You may be forgiven for thinking that power meters are just another toy that some people add to their cycling arsenal so they have something else to brag about at the coffee shop…
While this may be true for some, power meters do serve a training purpose and may be just what you need to take your cycling to the next level.
In simple terms, a power meter is a device which measures the power output of a cyclist. There are a number of different types of power meter that use different means of measurement and some are better than others, but that’s a subject for a different post.
So what do they actually measure? Power meters measure the force that moves the bike forward multiplied by the velocity. So, the point of a power meter is to provide an objective measurement of real output, allowing training intensity and progress to be measured accurately.
But, how does a power meter improve your performance? Let’s start at the beginning and work our way up.
A lot of new cyclists are flying blind – they either use a basic computer that measures their speed or they use nothing. Consequently, they have no idea what their body is doing other than propelling their bike forward at x speed, and as speed is influenced by so many factors (terrain, wind conditions, other cyclists) it’s almost useless as a measure of performance.
The next step is to start using a cycling computer that measures heart rate, speed and cadence. So now we have an input measurement – heart rate – and output measurements – speed and cadence. Put together these measurements form the basis of heart rate based training and are the first step in improving cycling performance. As fitness improves, you can pedal at higher cadences, achieve greater speed and your heart rate recovers more quickly. These measurements can be used to guide training, improving fitness and speed.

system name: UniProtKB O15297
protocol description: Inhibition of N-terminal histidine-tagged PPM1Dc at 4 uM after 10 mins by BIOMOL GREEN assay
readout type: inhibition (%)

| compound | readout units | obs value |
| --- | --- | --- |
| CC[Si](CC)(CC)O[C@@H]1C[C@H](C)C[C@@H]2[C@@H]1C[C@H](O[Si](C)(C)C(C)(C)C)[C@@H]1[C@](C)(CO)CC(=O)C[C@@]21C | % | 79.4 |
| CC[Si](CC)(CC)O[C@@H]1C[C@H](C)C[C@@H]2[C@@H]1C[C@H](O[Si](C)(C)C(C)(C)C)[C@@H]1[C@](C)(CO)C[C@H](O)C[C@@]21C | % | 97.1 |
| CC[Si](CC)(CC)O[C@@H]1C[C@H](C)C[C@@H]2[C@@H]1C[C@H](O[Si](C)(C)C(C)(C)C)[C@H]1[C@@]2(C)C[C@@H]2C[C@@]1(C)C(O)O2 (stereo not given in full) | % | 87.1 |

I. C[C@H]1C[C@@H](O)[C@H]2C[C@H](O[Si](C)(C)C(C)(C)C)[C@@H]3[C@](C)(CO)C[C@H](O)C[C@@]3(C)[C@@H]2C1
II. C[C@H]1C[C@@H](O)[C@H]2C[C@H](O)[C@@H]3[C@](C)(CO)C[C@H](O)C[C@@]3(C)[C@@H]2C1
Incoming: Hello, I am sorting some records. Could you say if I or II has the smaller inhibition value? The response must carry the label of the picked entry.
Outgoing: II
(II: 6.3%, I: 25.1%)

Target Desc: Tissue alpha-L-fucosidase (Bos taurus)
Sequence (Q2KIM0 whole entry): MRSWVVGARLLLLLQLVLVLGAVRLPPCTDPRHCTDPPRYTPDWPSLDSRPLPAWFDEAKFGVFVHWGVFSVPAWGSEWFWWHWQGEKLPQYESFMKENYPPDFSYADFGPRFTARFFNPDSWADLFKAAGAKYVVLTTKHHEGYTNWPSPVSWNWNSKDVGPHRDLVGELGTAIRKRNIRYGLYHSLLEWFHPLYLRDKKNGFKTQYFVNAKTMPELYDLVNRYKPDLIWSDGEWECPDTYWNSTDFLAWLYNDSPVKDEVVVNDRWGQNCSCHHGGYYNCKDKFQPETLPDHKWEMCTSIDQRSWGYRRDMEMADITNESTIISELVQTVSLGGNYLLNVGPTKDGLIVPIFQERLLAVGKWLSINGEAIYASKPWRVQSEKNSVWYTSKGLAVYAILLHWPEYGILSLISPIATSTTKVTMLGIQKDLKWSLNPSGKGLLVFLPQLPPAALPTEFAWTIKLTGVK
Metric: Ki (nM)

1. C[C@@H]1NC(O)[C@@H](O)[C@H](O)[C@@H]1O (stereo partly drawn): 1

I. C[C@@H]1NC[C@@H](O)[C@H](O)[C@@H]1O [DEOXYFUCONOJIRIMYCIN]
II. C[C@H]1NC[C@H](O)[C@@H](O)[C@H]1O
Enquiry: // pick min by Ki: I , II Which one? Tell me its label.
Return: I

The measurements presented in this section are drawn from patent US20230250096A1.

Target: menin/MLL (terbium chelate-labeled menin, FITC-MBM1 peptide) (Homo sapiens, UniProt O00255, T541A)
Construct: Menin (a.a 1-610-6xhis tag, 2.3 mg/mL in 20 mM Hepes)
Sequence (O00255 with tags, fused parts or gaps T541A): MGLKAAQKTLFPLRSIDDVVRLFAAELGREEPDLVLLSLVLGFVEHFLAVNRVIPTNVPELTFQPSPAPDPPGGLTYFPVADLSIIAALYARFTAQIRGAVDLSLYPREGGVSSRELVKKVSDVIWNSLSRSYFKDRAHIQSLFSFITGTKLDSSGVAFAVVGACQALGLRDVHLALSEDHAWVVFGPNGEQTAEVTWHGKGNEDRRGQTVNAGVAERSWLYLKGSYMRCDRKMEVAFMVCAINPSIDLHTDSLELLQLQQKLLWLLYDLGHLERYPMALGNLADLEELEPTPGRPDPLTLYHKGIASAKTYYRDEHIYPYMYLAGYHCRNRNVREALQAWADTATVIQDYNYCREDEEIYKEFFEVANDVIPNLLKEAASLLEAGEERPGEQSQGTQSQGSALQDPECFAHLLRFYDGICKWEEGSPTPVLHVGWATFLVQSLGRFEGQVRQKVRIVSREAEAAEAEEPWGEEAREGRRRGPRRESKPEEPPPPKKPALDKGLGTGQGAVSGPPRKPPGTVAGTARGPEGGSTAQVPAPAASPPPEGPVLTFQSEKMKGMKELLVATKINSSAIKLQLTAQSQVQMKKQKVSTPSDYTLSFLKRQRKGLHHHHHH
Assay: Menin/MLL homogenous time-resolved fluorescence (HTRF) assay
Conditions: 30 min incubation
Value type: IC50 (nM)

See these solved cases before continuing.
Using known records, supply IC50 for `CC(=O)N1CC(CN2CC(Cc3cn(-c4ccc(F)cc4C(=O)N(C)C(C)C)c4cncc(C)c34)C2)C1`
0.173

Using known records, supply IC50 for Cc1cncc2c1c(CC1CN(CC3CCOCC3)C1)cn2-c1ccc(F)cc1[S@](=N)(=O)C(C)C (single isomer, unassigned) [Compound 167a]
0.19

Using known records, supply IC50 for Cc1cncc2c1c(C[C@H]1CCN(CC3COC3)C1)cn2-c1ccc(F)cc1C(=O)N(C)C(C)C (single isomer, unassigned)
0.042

Introducing a power meter is the next step. Your body is the engine that drives your bike; improving engine performance improves overall performance.
Because a power meter allows you to focus on muscle performance, combining power measurement and heart rate measurement removes the guesswork and allows you to focus your training on improving overall engine performance. Once your training intensity can be accurately measured you can optimise your training and work on the areas that need improvement.
While a power meter may not be much use to you when you’re starting out, as your performance improves and your cycling goals change, power meters become more relevant.
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